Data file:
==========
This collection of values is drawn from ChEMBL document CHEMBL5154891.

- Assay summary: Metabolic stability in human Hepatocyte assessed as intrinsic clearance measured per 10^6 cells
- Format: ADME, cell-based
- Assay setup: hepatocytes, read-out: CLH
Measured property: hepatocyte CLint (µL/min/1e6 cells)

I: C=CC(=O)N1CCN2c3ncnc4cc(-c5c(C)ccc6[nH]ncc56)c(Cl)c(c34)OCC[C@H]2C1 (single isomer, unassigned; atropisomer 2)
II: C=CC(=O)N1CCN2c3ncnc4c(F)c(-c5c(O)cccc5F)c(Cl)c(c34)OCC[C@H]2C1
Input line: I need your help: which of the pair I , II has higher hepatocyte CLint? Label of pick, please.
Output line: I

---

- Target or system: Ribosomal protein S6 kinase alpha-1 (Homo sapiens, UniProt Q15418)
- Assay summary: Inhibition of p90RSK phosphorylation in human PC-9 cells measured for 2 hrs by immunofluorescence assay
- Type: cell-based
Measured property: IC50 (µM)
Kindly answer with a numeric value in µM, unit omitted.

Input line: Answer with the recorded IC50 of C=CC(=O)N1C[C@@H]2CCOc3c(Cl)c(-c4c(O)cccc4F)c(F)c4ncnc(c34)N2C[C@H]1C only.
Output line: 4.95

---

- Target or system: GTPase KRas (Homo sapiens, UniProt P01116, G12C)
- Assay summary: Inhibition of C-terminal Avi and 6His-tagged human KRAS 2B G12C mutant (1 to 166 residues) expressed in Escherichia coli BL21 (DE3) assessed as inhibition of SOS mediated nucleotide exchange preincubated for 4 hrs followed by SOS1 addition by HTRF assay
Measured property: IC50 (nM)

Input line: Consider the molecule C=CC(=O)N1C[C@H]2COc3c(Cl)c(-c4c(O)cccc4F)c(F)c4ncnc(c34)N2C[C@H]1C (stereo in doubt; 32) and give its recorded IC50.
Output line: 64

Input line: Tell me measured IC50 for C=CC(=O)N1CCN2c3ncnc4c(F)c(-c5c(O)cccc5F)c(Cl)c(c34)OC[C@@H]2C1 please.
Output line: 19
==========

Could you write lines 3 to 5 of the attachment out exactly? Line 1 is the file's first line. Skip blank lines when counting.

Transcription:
- Format: ADME, cell-based
- Assay setup: hepatocytes, read-out: CLH
Measured property: hepatocyte CLint (µL/min/1e6 cells)